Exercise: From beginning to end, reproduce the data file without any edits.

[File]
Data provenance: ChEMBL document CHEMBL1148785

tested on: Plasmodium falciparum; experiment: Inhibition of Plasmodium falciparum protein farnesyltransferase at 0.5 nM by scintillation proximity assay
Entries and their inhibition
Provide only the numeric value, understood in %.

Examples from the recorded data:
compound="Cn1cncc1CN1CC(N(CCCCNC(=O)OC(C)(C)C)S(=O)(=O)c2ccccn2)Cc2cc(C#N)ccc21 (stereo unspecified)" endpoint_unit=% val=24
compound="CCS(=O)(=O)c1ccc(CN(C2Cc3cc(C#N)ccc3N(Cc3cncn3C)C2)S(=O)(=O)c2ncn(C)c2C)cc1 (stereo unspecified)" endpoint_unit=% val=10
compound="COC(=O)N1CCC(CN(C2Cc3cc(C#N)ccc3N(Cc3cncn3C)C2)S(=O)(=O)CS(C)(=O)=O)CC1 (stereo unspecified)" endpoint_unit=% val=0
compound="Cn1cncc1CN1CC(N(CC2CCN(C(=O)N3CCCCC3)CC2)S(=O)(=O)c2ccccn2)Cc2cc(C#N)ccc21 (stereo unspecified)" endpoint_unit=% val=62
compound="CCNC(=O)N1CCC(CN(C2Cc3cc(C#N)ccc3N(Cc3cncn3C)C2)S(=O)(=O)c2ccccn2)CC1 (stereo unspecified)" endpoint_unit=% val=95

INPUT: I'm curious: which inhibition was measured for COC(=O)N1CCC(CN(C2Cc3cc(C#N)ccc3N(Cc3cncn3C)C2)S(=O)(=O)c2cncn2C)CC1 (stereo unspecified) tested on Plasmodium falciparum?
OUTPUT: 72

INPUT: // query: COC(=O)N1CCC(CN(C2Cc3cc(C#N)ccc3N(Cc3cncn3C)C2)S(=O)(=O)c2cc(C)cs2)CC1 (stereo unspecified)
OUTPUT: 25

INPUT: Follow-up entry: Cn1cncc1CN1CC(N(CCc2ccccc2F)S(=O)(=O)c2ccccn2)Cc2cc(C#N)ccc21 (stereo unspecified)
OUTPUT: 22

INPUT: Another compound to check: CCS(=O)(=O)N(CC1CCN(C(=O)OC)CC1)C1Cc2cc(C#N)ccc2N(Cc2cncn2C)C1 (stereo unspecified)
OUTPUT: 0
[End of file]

Data provenance: ChEMBL document CHEMBL1148785

tested on: Plasmodium falciparum; experiment: Inhibition of Plasmodium falciparum protein farnesyltransferase at 0.5 nM by scintillation proximity assay
Entries and their inhibition
Provide only the numeric value, understood in %.

Examples from the recorded data:
compound="Cn1cncc1CN1CC(N(CCCCNC(=O)OC(C)(C)C)S(=O)(=O)c2ccccn2)Cc2cc(C#N)ccc21 (stereo unspecified)" endpoint_unit=% val=24
compound="CCS(=O)(=O)c1ccc(CN(C2Cc3cc(C#N)ccc3N(Cc3cncn3C)C2)S(=O)(=O)c2ncn(C)c2C)cc1 (stereo unspecified)" endpoint_unit=% val=10
compound="COC(=O)N1CCC(CN(C2Cc3cc(C#N)ccc3N(Cc3cncn3C)C2)S(=O)(=O)CS(C)(=O)=O)CC1 (stereo unspecified)" endpoint_unit=% val=0
compound="Cn1cncc1CN1CC(N(CC2CCN(C(=O)N3CCCCC3)CC2)S(=O)(=O)c2ccccn2)Cc2cc(C#N)ccc21 (stereo unspecified)" endpoint_unit=% val=62
compound="CCNC(=O)N1CCC(CN(C2Cc3cc(C#N)ccc3N(Cc3cncn3C)C2)S(=O)(=O)c2ccccn2)CC1 (stereo unspecified)" endpoint_unit=% val=95

INPUT: I'm curious: which inhibition was measured for COC(=O)N1CCC(CN(C2Cc3cc(C#N)ccc3N(Cc3cncn3C)C2)S(=O)(=O)c2cncn2C)CC1 (stereo unspecified) tested on Plasmodium falciparum?
OUTPUT: 72

INPUT: // query: COC(=O)N1CCC(CN(C2Cc3cc(C#N)ccc3N(Cc3cncn3C)C2)S(=O)(=O)c2cc(C)cs2)CC1 (stereo unspecified)
OUTPUT: 25

INPUT: Follow-up entry: Cn1cncc1CN1CC(N(CCc2ccccc2F)S(=O)(=O)c2ccccn2)Cc2cc(C#N)ccc21 (stereo unspecified)
OUTPUT: 22

INPUT: Another compound to check: CCS(=O)(=O)N(CC1CCN(C(=O)OC)CC1)C1Cc2cc(C#N)ccc2N(Cc2cncn2C)C1 (stereo unspecified)
OUTPUT: 0